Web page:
The remainder have descriptions in our Archives and Manuscripts catalogue:

Add MS 10323: La vie de St Honorat

Add MS 17920: A Collection of Historical works, formerly part of Egerton MS 1500 

Add MS 22636: Thesaurus Pauperum and a collection of medical texts in Latin, with a fragment of a poem in Occitan 

Chantry Westwell

Follow us on Twitter @BLMedieval

Bibliography

Clovis Brunel, Bibliographie des manuscrits littéraires en ancien provençal, Société de publications Romanes et Françaises, 13 (Paris: Librairie E. Droz, 1935).

William Burgwinkle, ‘The troubadours : the Occitan model’, in The Cambridge History of French Literature, ed. by William Burgwinkle, Nicholas Hammond and Emma Wilson (Cambridge: Cambridge University Press, 2011), pp. 20-27.

21 June 2017

Stay cool

Add comment Comments (0)

This week in Britain, we have been enjoying some hot weather. For inspiration on how to beat the heat, why not turn to the fantastical stories northern Europeans used to tell each other about how people and creatures in warm places kept cool?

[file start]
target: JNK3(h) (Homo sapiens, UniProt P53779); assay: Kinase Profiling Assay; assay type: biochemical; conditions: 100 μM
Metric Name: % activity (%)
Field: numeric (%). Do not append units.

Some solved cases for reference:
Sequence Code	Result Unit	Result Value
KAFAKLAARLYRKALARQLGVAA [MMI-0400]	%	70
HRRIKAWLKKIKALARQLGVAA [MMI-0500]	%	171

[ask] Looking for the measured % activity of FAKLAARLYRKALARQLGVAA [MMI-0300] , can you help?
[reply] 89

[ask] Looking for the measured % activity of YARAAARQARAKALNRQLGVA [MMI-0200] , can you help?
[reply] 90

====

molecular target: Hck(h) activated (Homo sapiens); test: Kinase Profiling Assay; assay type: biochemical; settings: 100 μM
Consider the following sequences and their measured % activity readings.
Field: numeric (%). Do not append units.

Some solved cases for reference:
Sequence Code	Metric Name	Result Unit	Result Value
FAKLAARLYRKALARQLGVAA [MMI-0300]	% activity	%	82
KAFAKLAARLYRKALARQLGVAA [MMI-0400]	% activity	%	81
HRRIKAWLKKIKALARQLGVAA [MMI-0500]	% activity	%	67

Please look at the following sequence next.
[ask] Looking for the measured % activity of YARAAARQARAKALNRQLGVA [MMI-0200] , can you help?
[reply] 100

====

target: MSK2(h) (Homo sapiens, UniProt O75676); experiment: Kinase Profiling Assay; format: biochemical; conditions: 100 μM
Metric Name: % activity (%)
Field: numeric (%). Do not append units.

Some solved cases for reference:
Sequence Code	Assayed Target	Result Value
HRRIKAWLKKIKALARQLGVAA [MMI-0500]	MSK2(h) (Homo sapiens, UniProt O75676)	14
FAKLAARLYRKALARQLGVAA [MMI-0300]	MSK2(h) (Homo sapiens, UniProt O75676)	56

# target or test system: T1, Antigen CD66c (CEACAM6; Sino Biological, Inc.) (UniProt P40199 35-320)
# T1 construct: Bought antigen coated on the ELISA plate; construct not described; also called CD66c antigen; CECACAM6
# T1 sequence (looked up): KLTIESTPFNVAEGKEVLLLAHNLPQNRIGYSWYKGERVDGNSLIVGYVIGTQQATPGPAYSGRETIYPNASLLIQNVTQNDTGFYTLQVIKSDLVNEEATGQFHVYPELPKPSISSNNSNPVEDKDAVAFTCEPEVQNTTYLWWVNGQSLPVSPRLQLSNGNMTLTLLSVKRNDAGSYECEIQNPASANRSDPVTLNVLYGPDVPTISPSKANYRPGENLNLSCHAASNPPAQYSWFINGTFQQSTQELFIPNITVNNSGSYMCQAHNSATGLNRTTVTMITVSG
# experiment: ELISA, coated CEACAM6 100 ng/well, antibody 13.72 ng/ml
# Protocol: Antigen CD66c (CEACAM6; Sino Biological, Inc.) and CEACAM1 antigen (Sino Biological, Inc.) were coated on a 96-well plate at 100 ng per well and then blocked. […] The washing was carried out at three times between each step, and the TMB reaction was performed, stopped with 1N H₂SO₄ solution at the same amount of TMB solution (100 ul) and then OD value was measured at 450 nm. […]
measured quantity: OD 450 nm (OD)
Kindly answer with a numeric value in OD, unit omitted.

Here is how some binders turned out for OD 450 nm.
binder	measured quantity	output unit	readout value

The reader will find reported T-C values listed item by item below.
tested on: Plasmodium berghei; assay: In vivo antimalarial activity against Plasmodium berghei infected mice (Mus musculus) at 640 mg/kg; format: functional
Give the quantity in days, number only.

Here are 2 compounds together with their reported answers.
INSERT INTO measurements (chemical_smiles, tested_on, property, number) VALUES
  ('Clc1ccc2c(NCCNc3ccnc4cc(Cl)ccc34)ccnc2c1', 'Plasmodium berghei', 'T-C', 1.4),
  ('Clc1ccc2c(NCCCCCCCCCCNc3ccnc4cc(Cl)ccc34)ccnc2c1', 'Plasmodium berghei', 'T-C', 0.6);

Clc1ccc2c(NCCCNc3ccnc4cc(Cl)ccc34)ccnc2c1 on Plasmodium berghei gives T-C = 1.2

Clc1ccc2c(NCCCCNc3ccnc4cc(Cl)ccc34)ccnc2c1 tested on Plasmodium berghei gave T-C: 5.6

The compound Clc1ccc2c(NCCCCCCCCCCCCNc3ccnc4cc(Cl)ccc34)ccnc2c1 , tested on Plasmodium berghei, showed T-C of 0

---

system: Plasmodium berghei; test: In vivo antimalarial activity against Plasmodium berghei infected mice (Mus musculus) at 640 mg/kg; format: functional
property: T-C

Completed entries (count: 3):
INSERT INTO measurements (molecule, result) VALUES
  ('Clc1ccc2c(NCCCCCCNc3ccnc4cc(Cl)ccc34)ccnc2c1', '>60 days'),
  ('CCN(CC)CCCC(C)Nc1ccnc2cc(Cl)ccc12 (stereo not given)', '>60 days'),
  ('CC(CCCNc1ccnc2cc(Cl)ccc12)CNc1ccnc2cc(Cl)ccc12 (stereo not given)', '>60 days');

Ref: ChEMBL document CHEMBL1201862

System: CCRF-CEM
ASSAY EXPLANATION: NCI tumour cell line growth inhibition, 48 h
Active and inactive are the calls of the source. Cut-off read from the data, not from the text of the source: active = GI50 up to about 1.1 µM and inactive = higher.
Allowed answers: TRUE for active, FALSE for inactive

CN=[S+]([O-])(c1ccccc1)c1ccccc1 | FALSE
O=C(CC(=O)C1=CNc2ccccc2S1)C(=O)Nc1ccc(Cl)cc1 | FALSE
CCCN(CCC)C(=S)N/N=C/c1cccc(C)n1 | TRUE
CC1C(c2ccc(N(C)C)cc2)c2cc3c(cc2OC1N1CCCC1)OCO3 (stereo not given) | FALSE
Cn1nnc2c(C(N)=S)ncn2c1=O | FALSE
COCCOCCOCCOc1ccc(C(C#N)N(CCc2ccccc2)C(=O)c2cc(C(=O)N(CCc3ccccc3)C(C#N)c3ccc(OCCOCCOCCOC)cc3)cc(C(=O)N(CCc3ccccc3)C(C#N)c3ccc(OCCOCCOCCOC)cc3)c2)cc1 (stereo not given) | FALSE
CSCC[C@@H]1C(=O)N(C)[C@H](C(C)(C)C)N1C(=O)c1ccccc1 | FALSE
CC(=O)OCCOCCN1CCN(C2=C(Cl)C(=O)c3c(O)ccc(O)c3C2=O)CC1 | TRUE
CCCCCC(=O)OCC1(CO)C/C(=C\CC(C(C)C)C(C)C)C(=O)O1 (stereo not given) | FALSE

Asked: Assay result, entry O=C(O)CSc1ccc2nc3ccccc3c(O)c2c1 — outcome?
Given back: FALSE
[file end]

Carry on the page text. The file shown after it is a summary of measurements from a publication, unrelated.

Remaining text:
Royal 2 B VII   f. 118v
Detail of elephants and a dragon, from the Queen Mary Psalter, England, c. 1310–1320, Royal MS 2 B VII, f. 118v

Examples of such stories can be found in two groups of texts we’ve discussed before on the blog. These are copies of the Marvels of the East, descriptions of weird and wonderful creatures said to live beyond the known world, and bestiaries, collections describing various animals and their habits.

Cotton_ms_vitellius_a_xv_f104r
Panotii, from the Marvels of the East, England, late 10th or early 11th century, Cotton MS Vitellius A XV, f. 104r